Mental Health Awareness: 6 Ways to Beat Stigma
Mental Health Awareness: 6 Ways to Beat Stigma
May was National Mental Health Month. It is a time to raise awareness and brainstorm ways to fight stigma in the community regarding mental health. All month long, people will do their best to raise awareness in their communities. This post was written to raise awareness not just in the month of May, but all year long. What are some of the things you could do in your community to help end stigma? Please read on….
Talk Openly About Mental Illness
You’d be amazed at how others truly view the mentally ill. Believe it or not, there are still people out there who believe conditions such as depression, anxiety, alcoholism, and even schizophrenia can be “wished” away at will, or if the afflicted person only “tried harder” to live a fuller, happier life. When faced with these people in everyday life, do not turn the other cheek. Simply tell them what you know about living with a mental illness. This goes for not only those afflicted with a condition, but their friends and family members too. Mental illnesses are so common these days. If we are not diagnosed with an illness ourselves, chances are we know or have met someone with a mental illness at some point in time. Empower yourself and others by sharing your (or your loved one’s) experience. Encourage others in your community to get a positive conversation started, then set an example. Sharing informative messages on social media is a great way to start.
Educate People in Your Community
This complements the first example. Positive attitudes about mental health can be achieved if we talk openly about mental illness with those in our communities. For instance, if you are out and about and overhear someone making a stereotypical remark about the mentally ill, kindly educate them.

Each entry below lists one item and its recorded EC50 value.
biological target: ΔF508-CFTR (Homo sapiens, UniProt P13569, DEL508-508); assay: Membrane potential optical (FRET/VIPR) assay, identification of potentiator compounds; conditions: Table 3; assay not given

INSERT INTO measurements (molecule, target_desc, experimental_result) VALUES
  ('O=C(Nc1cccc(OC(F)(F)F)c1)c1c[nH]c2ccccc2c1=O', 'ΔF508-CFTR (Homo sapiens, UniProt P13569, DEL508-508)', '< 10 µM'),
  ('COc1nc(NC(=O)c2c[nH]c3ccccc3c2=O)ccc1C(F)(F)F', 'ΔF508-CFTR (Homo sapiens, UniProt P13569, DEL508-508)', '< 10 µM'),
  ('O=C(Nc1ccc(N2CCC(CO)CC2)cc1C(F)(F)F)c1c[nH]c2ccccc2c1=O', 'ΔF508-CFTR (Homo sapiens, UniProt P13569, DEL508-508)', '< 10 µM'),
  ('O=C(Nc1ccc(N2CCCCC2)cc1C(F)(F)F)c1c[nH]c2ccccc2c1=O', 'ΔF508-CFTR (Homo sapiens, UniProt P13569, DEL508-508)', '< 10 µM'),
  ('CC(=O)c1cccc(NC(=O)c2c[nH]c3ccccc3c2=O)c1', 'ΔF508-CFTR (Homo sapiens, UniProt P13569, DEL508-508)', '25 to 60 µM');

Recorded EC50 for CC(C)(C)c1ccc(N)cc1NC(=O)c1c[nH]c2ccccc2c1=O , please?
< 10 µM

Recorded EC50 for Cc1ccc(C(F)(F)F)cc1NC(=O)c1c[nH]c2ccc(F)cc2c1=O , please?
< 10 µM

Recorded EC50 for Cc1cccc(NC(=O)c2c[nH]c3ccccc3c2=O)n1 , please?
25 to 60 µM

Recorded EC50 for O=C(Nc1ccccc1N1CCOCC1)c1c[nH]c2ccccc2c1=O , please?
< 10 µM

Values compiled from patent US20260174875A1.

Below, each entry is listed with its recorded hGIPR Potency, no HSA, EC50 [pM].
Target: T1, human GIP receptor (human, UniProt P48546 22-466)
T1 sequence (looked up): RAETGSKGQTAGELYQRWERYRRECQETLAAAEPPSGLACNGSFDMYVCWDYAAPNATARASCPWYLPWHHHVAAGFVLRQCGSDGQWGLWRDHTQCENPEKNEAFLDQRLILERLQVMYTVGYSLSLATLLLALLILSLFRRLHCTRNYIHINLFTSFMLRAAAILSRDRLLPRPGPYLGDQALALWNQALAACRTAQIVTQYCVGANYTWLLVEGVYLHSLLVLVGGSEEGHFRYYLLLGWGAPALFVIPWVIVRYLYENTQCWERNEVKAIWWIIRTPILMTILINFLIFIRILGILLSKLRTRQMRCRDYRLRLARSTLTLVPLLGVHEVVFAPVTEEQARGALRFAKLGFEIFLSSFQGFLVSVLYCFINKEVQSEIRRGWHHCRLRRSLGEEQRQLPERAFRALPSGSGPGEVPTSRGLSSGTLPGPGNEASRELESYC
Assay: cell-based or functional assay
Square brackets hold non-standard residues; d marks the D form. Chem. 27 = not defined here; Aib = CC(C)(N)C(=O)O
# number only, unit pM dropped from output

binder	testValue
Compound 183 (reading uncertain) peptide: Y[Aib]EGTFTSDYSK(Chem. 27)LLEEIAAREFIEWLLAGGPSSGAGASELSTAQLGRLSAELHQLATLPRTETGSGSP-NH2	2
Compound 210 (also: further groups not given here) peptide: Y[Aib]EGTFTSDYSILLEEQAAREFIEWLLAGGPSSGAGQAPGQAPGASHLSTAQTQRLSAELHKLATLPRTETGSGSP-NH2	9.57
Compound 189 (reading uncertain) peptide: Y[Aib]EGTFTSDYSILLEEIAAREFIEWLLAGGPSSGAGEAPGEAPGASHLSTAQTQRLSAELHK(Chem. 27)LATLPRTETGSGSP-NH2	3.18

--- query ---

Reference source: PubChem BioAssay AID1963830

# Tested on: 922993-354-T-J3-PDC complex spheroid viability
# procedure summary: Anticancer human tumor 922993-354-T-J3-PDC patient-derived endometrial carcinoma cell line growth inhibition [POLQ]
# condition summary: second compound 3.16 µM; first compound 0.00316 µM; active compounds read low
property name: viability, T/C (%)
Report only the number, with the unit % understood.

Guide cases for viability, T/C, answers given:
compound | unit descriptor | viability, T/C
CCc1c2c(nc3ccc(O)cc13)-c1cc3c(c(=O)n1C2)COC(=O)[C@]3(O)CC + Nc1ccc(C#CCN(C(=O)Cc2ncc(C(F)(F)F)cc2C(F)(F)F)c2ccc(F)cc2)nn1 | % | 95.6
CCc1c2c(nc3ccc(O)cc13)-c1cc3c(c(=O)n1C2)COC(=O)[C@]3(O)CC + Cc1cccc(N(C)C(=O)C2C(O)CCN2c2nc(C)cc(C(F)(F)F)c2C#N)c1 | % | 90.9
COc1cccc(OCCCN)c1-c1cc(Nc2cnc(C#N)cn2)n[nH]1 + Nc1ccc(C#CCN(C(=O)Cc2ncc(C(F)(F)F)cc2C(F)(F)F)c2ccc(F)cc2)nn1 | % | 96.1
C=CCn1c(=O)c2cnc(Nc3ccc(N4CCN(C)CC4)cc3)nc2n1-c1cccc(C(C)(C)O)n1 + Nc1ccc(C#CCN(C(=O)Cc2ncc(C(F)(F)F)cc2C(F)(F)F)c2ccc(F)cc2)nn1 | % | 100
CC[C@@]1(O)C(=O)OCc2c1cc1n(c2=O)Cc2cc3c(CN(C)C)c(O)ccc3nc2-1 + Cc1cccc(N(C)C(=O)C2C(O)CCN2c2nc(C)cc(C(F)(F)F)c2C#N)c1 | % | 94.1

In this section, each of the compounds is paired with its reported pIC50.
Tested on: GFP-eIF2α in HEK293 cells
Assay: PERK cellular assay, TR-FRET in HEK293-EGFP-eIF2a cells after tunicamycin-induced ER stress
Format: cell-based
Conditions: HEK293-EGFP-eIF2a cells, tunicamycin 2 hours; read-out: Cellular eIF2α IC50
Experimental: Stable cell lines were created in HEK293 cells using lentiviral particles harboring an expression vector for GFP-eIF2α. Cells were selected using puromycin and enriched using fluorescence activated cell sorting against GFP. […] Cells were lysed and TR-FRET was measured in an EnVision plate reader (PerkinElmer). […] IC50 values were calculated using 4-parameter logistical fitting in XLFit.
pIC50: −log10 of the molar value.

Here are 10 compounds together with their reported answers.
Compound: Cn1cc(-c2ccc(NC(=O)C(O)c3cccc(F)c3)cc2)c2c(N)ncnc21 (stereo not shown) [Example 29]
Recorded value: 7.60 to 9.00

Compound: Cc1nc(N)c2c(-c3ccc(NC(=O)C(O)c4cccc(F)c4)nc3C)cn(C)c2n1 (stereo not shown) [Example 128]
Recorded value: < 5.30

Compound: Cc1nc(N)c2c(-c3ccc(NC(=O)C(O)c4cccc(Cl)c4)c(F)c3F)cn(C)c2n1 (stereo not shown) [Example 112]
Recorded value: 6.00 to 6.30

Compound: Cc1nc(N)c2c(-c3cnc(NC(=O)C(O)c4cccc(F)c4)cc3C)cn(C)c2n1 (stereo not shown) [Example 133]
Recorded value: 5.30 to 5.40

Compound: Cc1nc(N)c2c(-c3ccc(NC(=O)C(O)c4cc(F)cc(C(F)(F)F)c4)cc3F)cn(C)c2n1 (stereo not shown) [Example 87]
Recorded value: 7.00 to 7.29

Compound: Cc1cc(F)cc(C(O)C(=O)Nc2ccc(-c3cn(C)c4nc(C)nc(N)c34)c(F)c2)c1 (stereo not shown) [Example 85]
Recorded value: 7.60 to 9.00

Be Aware of Negative Language
Words can burn. Especially if they are unfair, rude, judgmental, and the like. When was the last time you heard someone “label” a person who is mentally ill as “crazy”, “weird”, or “not all there”? If you are from any of the states in the U.S., chances are you have. Next time it happens, educate the person. Share a story of someone you know (or yourself if the situation applies) who courageously battled a mental illness; all while being a productive member of society. We all know someone like this, whether they have disclosed their diagnosis or not. Doing this can educate others who still believe those with mental illnesses are “crazy” or “weird”. I bet you anything, they’ll watch what they say in the future!
Remind Others that Mental and Physical Illnesses Are Equal
This is a big one. Believe it or not, there are people out there who still view mental illnesses as “separate” from physical ones. They may feel depression isn’t as serious as diabetes. Some people (I have met them!) simply believe that mental illnesses aren’t “real”, and they need to be corrected. Would you judge someone for having diabetes? Would you tell someone with multiple sclerosis to simply “pray” their disease away or “try harder” to live their best, happiest life? I would hope not.
Contact the Media When Necessary
Many get their ideas and opinions from the media. Sometimes, the media will portray those who live with mental illnesses in a negative light. Many social groups (such as NAMI) have lobbied the media to change the way mental illness is portrayed. If you watch a TV show or read an article that enforces negative stereotypes, simply write to them and voice your opinion. Tell them what they published (or broadcast) was wrong. Give them examples of how to improve future stories or broadcasts. This is a great way to eradicate stigma, as many people are influenced by what they read and hear.
Lastly, if you know someone who battles a mental illness, show them some compassion! Let them know you care and will never judge them for something they can’t control. Call them on the phone. Actually, listen to them as they open up to you about their experiences with mental illness. Tell them you are there for them. Show them how important they are to you. You won’t believe how much it will brighten their day! People who suffer from mental illnesses are some of the strongest people you will ever meet. Many of them sadly suffer alone, and in silence. If you follow these simple guidelines (and share them with others), we’ll be one step closer to eradicating the painful stigma many living with mental health disorders (and their families!) experience on a daily basis.
If you or a loved one are suffering from a mental illness and would like to explore treatment options, please reach out to us here at Core3 Harmony & Wellness. We’d be happy to discuss how we may be able to help.